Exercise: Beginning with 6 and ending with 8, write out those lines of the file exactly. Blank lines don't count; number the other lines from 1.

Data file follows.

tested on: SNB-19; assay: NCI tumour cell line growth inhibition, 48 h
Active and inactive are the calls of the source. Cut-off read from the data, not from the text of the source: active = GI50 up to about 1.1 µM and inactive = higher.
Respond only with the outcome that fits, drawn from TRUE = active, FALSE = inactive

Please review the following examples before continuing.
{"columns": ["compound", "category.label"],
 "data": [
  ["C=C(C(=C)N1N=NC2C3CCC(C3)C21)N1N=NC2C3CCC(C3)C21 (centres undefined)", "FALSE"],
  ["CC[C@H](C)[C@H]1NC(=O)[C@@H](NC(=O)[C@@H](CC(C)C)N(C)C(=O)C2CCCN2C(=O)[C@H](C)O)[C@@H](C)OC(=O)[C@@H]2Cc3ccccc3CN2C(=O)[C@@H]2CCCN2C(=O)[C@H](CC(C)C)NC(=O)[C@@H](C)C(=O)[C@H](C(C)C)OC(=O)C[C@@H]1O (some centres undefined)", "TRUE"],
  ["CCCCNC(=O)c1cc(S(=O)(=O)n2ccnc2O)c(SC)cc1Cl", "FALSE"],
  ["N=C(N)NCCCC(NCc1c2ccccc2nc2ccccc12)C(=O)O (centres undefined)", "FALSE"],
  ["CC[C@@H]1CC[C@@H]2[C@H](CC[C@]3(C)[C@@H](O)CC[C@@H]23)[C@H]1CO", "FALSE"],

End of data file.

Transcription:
 "data": [
  ["C=C(C(=C)N1N=NC2C3CCC(C3)C21)N1N=NC2C3CCC(C3)C21 (centres undefined)", "FALSE"],
  ["CC[C@H](C)[C@H]1NC(=O)[C@@H](NC(=O)[C@@H](CC(C)C)N(C)C(=O)C2CCCN2C(=O)[C@H](C)O)[C@@H](C)OC(=O)[C@@H]2Cc3ccccc3CN2C(=O)[C@@H]2CCCN2C(=O)[C@H](CC(C)C)NC(=O)[C@@H](C)C(=O)[C@H](C(C)C)OC(=O)C[C@@H]1O (some centres undefined)", "TRUE"],